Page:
KNW-129 Charging Batteries

Charging Batteries

Written 3/18/2012 by Earl Pack, AE5PA

To a large extent, the reliability and useful life of a battery depends on the quality of the charging process. Battery chargers are often given low priority but chargers are the guardians of the battery. Most cheap battery chargers can do more harm than good if you’re not careful. Following are some simple guidelines to follow when charging the different types of batteries that amateur radio operators use.

Nickel Based Batteries

  1. The battery should remain cool during charging. Some temperature rise is normal but if the battery temperature is above room temperature after a few hours, it indicates the charger is not working properly. This is particularly a concern with nickel-metal-hydride batteries because they cannot absorb overcharging.
  2. A smart-fast 2-step charger is the best.
  3. New, never used nickel-based batteries should have a trickle charge applied for 24-hour prior to use.
  4. Nickel-cadmium batteries have a memory effect. Memory effect is a condition that causes the battery to hold less charge. The battery gradually loses their maximum energy capacity if they are repeatedly recharged after being only partially discharged. To prevent this effect each battery must periodically be exercised (discharge/charge) to prevent a memory set.
  5. Fully discharge and recharge a nickel-cadmium battery once per month.
  6. Nickel-metal-hydride batteries are less prone to memory effect. They should be fully discharged and recharged once every 3 months.
  7. Nickel-metal-hydride battery chargers require more complex electronics than the nickel-cadmium systems. Different fast and slow charge voltage levels and times are required. Read your charger(s) manuals for details.
  8. A nickel-metal-hydride charger can be used to charge nick-cadmium batteries but not the other way around.
  9. Do not leave nickel-based batteries in the charger for more than a few days.
  10. Nickel-metal-hydrides have a 50% higher self-discharge rate than the nickel-cadmium.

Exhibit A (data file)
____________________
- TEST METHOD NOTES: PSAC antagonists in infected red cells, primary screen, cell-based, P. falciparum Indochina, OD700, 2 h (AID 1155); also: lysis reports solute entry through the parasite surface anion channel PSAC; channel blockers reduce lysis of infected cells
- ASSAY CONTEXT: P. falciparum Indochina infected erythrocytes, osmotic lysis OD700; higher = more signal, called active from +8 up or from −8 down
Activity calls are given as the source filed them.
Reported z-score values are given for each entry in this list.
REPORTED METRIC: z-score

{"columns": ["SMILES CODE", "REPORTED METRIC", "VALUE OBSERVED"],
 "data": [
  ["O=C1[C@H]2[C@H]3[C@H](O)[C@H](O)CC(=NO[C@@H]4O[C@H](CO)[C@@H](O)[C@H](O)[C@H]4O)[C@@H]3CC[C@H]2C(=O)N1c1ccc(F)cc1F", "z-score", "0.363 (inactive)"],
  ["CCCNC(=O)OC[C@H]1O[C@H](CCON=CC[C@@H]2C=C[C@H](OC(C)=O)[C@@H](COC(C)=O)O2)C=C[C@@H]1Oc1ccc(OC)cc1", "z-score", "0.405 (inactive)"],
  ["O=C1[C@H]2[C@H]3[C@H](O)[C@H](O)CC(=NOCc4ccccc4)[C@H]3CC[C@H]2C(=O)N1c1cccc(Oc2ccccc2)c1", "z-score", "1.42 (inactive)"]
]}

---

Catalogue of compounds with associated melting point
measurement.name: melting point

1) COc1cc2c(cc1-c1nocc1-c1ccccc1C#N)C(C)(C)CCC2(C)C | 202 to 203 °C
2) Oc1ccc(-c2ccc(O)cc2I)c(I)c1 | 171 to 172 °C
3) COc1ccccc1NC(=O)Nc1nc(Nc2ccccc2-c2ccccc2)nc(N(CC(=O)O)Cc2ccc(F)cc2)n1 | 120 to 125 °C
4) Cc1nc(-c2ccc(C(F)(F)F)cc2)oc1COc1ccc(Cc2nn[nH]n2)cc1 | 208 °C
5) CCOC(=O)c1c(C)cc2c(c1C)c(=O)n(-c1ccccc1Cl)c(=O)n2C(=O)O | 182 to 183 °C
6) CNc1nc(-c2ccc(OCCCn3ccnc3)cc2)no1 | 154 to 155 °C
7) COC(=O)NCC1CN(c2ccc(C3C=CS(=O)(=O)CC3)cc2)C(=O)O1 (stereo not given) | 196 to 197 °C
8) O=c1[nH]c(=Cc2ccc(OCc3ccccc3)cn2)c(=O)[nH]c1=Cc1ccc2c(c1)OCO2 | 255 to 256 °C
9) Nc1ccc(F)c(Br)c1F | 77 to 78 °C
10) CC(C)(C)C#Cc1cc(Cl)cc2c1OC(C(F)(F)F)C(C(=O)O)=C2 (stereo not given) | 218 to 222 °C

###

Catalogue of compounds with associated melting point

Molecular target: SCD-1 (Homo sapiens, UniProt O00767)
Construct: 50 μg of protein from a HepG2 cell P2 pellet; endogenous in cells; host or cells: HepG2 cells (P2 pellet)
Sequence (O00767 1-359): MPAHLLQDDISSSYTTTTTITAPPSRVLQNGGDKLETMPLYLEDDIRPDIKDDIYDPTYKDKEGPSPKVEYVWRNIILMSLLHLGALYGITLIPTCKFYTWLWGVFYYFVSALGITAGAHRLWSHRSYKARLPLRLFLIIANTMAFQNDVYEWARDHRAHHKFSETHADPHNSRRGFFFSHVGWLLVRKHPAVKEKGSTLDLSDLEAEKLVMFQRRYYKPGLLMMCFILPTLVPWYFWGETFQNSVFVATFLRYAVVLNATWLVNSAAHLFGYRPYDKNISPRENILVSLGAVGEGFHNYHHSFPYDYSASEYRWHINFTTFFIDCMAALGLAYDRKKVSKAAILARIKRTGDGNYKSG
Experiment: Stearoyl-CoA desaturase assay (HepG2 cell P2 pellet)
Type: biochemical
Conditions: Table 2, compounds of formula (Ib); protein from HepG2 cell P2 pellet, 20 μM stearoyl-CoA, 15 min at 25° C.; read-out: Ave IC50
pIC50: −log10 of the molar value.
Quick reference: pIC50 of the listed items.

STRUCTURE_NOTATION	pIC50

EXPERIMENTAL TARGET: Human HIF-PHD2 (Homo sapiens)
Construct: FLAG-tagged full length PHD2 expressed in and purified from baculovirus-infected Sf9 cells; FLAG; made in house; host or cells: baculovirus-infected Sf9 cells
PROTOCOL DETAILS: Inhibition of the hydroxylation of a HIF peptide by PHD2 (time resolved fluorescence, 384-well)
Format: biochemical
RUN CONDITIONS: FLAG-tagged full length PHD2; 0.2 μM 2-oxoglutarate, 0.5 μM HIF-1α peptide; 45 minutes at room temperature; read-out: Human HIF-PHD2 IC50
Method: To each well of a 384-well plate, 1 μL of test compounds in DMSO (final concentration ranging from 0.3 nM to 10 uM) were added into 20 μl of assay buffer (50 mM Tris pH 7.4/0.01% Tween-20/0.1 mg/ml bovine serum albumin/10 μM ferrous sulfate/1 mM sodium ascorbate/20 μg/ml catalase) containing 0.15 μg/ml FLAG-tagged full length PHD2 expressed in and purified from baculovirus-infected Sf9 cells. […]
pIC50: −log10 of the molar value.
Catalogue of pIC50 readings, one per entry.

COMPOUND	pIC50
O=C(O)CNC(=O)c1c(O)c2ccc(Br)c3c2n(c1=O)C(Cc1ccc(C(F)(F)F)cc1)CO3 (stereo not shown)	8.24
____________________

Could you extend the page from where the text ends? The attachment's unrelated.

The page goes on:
11. It takes as long to recharge a nickel-based battery as it does to discharge it.

Lithium-Ion Batteries

  1. A Lithium battery does not have the memory problem like nickel-cadmium. They do not need cycling through charging and discharging. However, care must be taken not to overcharge lithium’s because they can catch fire.
  2. Do not over discharge a lithium battery. Most battery chargers will indicate the battery is un-serviceable and will no longer charge it. If this happens, you have to use a more conventional trickle charger and get the voltage back up above 2.5volts.
  3. It takes two times longer to recharge a lithium battery as it does to discharge it.

Lead Acid – Starting Batteries

  1. Must be stored in a charged state. A trickle (float) charge should be applied while storing.
  2. Should be charged right after being used for starting.
  3. Avoid deep discharging because this can permanently damage the battery.
  4. Too fast or too high current charging will boil out the water. CAUTION: Explosive hydrogen and oxygen gases are released during the charge cycle.
  5. It takes about five times longer to recharge a lead acid battery as it does to discharge it.
  6. The charging rate of the charger should not exceed 20% of the amp hour (AH) capacity of the battery. For a 100 AH battery, use a charger with a capacity of 20A or less.
  7. Most consumer automotive type battery chargers are bulk chargers and do not have much voltage regulation nor step charging capability. Look for these features if you’re buying a new charger.

The same basic rules apply for the AGM and GEL cell type lead acid batteries.

AGM – Deep Cycle Batteries

  1. Recharge right after use.
  2. A trickle (float) charge should be applied while storing.
  3. Require a special charging rate as compared to Lead Acid Starting batteries.
  4. Use a Smart Charger with computer technology that performs 3 step-charging techniques. The 3 steps are:
    1. Bulk
    2. Absorption
    3. Float charging.

GEL Cell

  1. Recharge right after use.
  2. A trickle (float) charge should be applied while storing.
  3. Can be damaged by over charging. Use a smart charger.
  4. Gel cell battery requires a charger designed and/or adjusted for this type of battery. A Smart 3 step charger should be used. Gel cell chargers can usually be used for charging AGM batteries.

To determine your total charge time, a rule of thumb is to take the AH rating of the battery, add 10% to totally top off the battery then divide by the charger rating (amps). Choose the charger that has enough power to complete the job in the time you require.

A good practice is to remove nickel and lithium batteries from HT’s and GPS units before storing for even several days. Many HT’s and GPS units keep a constant drain on the battery even when turned off. I learned a trick after over-discharging a lithium battery. After leaving the lithium battery in an HT for several months, the battery was discharged to a minus reading and the factory charger would not recharge it. The battery was recovered by putting a trickle charger on it as discussed earlier. Four years later that battery is still in use and performing well.

Using the correct charger for your batteries and following some simple rules for each type of battery will protect your investment and extend the life of your batteries. Clearly label your chargers and batteries by type to help associate them.

This concludes tonight’s training. Are there any questions, comments or suggested additions?

Thanks, this is (callsign) clear to net control.